Buying HUD Owned Homes
What is a HUD Property?
Are you interested in HUD property but aren’t quite ready to purchase?
Maybe you want some assistance and information about the following:
• Personally viewing HUD properties
• Submitting a bid on a home or preparing to purchase a home
• Understanding how the buying process works
Allow me to clarify some things first.
People think that buying a HUD home is as simple as finding one they like online and buying it…Not true. People also think that HUD forecloses on properties thus resulting in HUD foreclosures…Not true.
First of all you should know that HUD does not foreclose on homes.
There are no HUD foreclosures despite the advertisements you see floating around.
There are HUD owned properties. Sorry to be the bearer of bad news.
Truth; a home becomes a HUD Home because someone that had a FHA Insured loan, defaulted on the loan from their lender (not HUD) and was foreclosed by their lender, not HUD. The lender in turn collects from FHA (Federal Housing Administration) any losses they incurred from foreclosing.
FHA is part of HUD. But FHA only insures mortgages. They are not a lender. HUD in turn eventually gets the deed to the property and offers it for sale to the general public after much red tape is gone through, typically taking from 8 to 12 months.
A HUD home is a 1-to-4 unit residential property acquired by HUD as a result of a foreclosure action on an FHA-insured mortgage. HUD becomes the property owner and offers it for sale to recover the loss on the foreclosure claim.
Understanding HUD owned properties
If the house you are interested in is a HUD owned property, it was last purchased with a Federal Housing Administration (FHA) insured mortgage. The Federal Government insured the loan and agreed to repay the lender for all money lost if the property is foreclosed on. This made the previous mortgage possible. The Federal Government protects itself by collecting a mortgage insurance premium at the time of purchase of a FHA insured home. The MIP rate is typically 2.25% of the financed amount and helps the buyer reduce their initial out of pocket expense to as little 3% of the purchase price, making it possible for many more buyers to buy homes. This mortgage insurance premium is combined with the monthly mortgage payment.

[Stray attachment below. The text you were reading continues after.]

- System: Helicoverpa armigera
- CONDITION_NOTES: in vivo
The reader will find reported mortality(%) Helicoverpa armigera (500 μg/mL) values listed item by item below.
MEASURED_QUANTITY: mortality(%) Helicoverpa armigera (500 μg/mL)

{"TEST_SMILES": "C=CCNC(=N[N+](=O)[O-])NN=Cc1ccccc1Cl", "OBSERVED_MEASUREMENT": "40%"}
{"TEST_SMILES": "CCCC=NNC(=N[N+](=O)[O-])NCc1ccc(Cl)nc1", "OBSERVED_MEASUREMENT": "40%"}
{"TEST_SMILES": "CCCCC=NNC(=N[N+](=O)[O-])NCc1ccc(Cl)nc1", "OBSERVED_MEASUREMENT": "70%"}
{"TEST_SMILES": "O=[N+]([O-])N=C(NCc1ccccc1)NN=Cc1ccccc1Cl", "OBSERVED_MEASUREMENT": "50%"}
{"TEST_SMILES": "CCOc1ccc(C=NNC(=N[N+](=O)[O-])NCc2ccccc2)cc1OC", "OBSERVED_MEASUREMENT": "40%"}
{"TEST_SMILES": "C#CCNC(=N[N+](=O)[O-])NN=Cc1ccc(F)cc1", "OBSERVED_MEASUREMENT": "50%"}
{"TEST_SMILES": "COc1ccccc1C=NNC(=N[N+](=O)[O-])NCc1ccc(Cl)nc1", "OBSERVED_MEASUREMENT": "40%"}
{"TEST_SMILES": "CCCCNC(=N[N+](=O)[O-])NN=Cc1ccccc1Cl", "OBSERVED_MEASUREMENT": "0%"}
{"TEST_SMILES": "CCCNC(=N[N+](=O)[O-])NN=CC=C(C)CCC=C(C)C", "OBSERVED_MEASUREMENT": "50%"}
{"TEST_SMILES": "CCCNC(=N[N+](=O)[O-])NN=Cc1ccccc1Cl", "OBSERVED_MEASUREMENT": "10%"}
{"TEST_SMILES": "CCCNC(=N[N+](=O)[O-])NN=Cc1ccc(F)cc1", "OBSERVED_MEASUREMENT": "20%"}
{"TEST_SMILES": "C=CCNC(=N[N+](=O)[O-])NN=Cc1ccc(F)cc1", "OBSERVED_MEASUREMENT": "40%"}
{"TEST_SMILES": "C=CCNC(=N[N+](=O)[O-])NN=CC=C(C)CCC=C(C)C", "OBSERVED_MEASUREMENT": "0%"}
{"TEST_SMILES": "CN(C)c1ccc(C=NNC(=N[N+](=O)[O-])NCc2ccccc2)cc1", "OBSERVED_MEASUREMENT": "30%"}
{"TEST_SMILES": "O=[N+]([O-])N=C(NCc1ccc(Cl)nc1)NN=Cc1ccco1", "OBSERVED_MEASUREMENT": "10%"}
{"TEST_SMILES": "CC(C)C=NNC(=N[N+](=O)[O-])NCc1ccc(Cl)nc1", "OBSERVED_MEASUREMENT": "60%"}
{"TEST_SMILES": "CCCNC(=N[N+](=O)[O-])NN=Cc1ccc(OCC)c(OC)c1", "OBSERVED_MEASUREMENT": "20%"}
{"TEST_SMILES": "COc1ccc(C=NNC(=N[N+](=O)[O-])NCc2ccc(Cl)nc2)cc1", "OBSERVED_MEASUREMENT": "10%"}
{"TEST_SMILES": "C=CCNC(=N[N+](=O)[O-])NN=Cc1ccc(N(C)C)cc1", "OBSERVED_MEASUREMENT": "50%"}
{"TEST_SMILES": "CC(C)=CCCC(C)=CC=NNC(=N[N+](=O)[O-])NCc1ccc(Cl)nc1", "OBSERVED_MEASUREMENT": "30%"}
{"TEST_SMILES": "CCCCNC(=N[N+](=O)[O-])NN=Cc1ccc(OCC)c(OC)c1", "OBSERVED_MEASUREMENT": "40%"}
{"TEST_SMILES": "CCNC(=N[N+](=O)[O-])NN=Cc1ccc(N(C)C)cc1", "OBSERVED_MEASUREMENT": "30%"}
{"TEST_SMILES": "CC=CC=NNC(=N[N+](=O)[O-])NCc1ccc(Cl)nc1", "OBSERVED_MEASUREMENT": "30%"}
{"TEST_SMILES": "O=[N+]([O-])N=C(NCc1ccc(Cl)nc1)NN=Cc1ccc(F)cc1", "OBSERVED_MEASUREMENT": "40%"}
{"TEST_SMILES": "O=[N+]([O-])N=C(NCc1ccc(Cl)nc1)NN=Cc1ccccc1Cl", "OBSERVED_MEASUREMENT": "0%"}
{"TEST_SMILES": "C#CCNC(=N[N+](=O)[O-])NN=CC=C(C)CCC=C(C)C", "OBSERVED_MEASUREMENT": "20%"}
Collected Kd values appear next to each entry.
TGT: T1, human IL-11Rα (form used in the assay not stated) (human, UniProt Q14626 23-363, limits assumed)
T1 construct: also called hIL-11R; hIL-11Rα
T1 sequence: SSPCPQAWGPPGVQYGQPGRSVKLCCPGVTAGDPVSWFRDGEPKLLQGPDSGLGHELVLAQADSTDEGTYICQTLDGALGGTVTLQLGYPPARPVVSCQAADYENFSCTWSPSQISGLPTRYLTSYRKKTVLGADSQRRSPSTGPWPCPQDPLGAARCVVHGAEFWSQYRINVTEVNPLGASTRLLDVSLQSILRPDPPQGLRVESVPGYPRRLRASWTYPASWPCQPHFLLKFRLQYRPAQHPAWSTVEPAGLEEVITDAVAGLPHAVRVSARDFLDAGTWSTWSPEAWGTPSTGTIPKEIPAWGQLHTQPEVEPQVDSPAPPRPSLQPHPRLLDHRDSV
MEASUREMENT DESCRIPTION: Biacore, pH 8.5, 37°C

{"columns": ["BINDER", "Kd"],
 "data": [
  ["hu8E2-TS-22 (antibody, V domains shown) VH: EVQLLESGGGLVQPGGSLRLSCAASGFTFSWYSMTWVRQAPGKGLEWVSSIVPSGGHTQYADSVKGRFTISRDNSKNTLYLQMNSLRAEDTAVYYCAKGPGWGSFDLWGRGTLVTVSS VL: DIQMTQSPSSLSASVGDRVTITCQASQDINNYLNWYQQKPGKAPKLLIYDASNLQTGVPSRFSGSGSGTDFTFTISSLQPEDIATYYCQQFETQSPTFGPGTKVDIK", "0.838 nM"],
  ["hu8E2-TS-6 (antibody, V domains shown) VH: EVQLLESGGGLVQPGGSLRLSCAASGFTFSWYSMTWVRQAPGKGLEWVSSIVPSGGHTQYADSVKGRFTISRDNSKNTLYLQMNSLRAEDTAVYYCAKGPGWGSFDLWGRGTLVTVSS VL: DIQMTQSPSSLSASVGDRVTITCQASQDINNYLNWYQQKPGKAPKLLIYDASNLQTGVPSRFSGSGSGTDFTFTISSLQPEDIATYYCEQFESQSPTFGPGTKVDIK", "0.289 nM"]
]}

Benefits to buying a HUD owned property:
• Instant equity
• Flexible Credit requirements
• Low money down.
• HUD will pay all closing costs. (Up to 5% in some states)
The flip side of the coin
HUD homes have typically been vacant for the length of time it takes them to get the deed which, as previously mentioned, could be as long as 12 months. During this time the property has sat without any utilities being on such as heat and air or water. This is one reason all HUD homes are sold “as is” with no condition warranties at all. That said, should repairs be necessary there is a FHA program available for buyers that will allow for up to $5,000 in repair costs through a program called FHA 203K rehab loan program.
Anyone who has the required cash or can qualify for a loan (subject to certain restrictions) may buy a HUD Home. HUD Homes are initially offered to owner-occupant purchasers (people who are buying the home as their primary residence). Following the priority period for owner occupants, unsold properties are available to all buyers, including investors.